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This article originally appeared in the September 2012 issue of Dream of Italy.

It would seem that every region of Italy has been fully explored and is brimming with visitors wanting to discover ancient history or escape to a countryside retreat — but, as ever, there is still more of Italy to uncover. Molise, the country’s last undiscovered region, is as rich in history as it is in beauty and, unknown to both Italians and foreigners, it is free of the crowds and traffic that fill other regions. The 20th region in the country, Molise was part of the region of Abruzzo until it separated in 1963 and officially went solo in 1970.

About 100 miles southeast of Rome and 56 miles northeast of Naples, Molise is a small region (the second-smallest in Italy, following the Valle d’Aosta) where green hills of the Apennine mountain range surround valleys cradled between forested peaks. In the eastern part of Molise lies 21 miles on the Adriatic Sea, where visitors can swim, relax on beaches, go boating and tour islands.

The mountainous region experiences all four seasons, with warm summer nights lasting well into September and snow descending on the hills by November. Because Molise’s climate is unsuitable for grazing animals in the winter, shepherds have traditionally used paths called tratture to move their animals to greener pastures at the end of summer and the start of spring (although shepherds used to travel these routes on foot, the practice continues today using modern vehicles). The tratture remain a defining feature of the Molise landscape, and the transhumance (meaning “crossing the lands”) has shaped the region’s history and culture as an agricultural area.  Screen Shot 2014-05-06 at 8.06.09 AM

Local Sights

Molise is comprised of comprises two provinces (Isernia and Campobasso, with capital cities of the same names) and a collection of small villages, each with something different to offer. Like the shepherds conducting their twice-yearly ritual, life here moves at a slower pace to different rhythms. Here family-trained artistans and a stunning array of local products for such such a small area are the norm.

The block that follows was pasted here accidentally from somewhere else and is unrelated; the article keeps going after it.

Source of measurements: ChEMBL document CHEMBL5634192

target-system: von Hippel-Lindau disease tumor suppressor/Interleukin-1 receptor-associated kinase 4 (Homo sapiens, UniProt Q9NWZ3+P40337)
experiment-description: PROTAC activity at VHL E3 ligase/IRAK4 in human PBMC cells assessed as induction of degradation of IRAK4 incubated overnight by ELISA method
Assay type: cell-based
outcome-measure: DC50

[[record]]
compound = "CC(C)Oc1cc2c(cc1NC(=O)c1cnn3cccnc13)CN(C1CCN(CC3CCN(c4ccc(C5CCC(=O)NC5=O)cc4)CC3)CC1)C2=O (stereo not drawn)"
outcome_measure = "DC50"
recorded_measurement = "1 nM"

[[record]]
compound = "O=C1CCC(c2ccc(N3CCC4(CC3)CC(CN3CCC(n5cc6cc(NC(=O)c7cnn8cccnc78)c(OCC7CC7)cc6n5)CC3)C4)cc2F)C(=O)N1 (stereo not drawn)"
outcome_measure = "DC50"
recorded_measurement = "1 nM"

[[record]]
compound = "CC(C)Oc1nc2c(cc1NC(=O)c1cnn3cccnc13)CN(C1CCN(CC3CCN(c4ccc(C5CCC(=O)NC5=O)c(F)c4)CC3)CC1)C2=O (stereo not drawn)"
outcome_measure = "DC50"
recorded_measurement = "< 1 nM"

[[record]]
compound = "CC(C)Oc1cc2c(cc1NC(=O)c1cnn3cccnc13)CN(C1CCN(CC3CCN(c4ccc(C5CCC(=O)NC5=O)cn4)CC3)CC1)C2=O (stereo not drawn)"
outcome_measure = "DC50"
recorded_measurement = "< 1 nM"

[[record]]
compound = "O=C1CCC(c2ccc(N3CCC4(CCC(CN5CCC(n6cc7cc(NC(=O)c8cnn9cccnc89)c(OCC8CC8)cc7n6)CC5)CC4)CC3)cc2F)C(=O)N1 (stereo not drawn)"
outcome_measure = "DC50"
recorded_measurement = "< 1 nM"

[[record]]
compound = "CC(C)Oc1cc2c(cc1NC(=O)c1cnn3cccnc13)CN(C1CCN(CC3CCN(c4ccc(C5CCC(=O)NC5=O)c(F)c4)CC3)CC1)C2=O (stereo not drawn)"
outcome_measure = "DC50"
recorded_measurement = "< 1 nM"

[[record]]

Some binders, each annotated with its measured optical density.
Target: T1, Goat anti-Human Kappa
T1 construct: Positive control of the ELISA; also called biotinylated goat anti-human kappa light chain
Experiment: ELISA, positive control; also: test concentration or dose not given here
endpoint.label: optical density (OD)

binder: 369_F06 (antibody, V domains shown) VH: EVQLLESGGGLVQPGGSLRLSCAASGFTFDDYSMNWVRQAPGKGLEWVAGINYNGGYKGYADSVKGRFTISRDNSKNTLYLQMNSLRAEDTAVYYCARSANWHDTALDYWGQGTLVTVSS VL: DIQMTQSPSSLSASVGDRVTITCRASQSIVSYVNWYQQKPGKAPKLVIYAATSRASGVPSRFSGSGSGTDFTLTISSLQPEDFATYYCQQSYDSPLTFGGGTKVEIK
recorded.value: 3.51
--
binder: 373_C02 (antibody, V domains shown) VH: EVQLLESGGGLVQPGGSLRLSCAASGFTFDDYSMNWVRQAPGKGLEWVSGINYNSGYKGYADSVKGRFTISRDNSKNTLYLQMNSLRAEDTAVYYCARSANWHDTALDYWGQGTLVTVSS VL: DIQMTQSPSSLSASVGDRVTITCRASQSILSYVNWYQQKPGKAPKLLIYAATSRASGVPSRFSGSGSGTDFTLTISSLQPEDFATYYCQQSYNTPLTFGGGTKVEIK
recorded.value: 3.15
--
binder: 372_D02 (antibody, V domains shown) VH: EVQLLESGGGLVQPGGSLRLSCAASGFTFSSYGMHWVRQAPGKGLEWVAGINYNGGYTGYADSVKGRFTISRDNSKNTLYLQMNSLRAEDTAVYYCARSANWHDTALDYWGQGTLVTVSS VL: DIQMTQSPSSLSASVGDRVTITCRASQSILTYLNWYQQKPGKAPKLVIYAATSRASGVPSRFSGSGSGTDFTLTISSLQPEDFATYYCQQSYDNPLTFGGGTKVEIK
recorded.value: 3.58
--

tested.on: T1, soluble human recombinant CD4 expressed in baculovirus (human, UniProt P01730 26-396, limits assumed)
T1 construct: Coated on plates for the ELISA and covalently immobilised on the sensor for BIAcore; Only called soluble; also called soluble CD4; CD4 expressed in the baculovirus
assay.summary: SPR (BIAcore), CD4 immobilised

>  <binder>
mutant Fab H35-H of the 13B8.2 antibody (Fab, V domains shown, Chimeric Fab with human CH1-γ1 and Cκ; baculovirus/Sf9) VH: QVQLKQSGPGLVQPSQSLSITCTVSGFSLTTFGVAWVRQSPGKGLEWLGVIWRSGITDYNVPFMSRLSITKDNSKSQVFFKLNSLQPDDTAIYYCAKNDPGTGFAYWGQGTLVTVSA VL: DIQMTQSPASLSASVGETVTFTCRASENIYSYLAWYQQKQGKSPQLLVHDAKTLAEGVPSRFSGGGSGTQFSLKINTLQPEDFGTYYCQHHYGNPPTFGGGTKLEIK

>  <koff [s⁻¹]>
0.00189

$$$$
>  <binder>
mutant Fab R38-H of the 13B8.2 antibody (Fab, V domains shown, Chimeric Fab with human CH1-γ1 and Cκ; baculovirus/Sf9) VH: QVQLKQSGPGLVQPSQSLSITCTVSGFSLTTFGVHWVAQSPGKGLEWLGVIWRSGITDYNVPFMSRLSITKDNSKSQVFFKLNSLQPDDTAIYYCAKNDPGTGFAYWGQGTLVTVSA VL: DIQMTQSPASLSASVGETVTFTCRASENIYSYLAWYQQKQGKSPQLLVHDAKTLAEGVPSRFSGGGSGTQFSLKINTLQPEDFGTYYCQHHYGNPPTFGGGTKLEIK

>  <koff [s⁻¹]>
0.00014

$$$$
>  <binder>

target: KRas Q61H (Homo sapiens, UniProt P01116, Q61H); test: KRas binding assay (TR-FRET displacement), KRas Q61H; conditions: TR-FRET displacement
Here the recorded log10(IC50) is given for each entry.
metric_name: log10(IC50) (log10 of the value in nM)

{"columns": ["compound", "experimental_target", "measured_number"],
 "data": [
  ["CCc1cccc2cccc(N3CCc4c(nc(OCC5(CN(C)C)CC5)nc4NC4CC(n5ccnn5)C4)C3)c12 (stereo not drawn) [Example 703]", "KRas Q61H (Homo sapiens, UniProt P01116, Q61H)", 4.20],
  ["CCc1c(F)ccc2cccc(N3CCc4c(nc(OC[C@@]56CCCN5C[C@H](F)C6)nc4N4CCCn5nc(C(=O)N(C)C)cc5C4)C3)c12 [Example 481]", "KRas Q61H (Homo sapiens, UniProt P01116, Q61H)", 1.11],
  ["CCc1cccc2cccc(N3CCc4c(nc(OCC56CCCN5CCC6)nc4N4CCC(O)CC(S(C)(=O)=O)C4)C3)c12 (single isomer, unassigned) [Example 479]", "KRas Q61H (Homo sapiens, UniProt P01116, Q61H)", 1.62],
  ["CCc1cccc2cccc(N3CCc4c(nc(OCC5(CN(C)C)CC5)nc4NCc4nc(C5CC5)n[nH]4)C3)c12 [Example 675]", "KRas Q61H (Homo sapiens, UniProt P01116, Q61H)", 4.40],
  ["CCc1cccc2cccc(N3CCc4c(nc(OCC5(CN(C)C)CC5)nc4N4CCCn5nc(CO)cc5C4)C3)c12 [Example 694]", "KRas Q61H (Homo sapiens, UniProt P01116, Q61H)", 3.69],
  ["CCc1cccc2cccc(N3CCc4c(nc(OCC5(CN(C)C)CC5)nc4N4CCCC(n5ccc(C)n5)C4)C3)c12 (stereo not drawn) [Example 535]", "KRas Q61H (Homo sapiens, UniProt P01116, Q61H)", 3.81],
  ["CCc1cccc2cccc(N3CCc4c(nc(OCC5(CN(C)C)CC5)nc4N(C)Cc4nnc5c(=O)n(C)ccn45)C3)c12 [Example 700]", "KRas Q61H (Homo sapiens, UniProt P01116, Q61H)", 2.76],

In Sepino, wandering among ancient ruins of a Roman town that flourished in the 2nd century BC gives visitors an idea of how the transhumance defined villages in Molise centuries ago. Sepino’s location along the grassy tratturo roads meant that it was a main thoroughfare for shepherds looking for food and commerce. The town was founded by the Samnites, an ancient and little-known population group who battled the

Romans for control of the area — often victoriously — before finally succumbing in 293 BC. Although the majority of the Samnites were killed in an ethnic cleansing by a Roman leader in 82 BC, their legacy can still be found in the ruins. When peasants arrived in the 18th century, they used some of the fallen stones to build houses, which stand intact next to outlines of ancient shops, baths, and walls. Sepino, framed by four gates, contained a ampitheater used for Roman plays and a large public piazza. Today, Sepino is a functioning town whose ancient framework intermingles with modern homes

Screen Shot 2014-05-06 at 8.09.30 AMAt the Marinelli Bell Foundry in the town of Agnone, one of the world’s oldest crafts — the making of church bells — is on display. The foundry, established in the 14th century by the Marinelli family, is still a working factory that crafts custom church bells. Customers specify a design and a note that the bell should play, and then a bell is crafted out of a mold of brick and clay with wax-casted decorations imprinted on the mold. To ensure that the bell will play a certain note, craftsmen carefully measure the height, thickness, and diameter of the bell; making the bells is a three-month process. intermingles with modern homes. At the Marinelli Bell Foundry in the town of Agnone, one of the world’s oldest crafts — the making of church bells — is on display. The foundry, established in the 14th century by the Marinelli family, is still a working factory that crafts custom church bells. Customers specify a design and a note that the bell should play, and then a bell is crafted out of a mold of brick and clay with wax-casted decorations imprinted on the mold. To ensure that the bell will play a certain note, craftsmen carefully measure the height, thickness, and diameter of the bell; making the bells is a three-month process